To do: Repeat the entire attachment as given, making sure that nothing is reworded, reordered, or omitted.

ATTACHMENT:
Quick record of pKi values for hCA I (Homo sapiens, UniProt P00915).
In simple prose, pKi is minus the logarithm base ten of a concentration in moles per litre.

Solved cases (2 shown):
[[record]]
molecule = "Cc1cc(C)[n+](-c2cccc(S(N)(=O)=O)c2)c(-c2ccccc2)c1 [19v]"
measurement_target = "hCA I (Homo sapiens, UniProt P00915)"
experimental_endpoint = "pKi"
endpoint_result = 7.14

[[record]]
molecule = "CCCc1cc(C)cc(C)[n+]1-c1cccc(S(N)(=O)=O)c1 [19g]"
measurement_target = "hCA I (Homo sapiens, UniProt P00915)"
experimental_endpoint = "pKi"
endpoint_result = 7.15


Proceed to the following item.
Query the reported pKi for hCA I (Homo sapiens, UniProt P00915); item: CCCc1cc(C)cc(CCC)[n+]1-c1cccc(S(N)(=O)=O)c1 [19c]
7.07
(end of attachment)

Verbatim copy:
Quick record of pKi values for hCA I (Homo sapiens, UniProt P00915).
In simple prose, pKi is minus the logarithm base ten of a concentration in moles per litre.

Solved cases (2 shown):
[[record]]
molecule = "Cc1cc(C)[n+](-c2cccc(S(N)(=O)=O)c2)c(-c2ccccc2)c1 [19v]"
measurement_target = "hCA I (Homo sapiens, UniProt P00915)"
experimental_endpoint = "pKi"
endpoint_result = 7.14

[[record]]
molecule = "CCCc1cc(C)cc(C)[n+]1-c1cccc(S(N)(=O)=O)c1 [19g]"
measurement_target = "hCA I (Homo sapiens, UniProt P00915)"
experimental_endpoint = "pKi"
endpoint_result = 7.15


Proceed to the following item.
Query the reported pKi for hCA I (Homo sapiens, UniProt P00915); item: CCCc1cc(C)cc(CCC)[n+]1-c1cccc(S(N)(=O)=O)c1 [19c]
7.07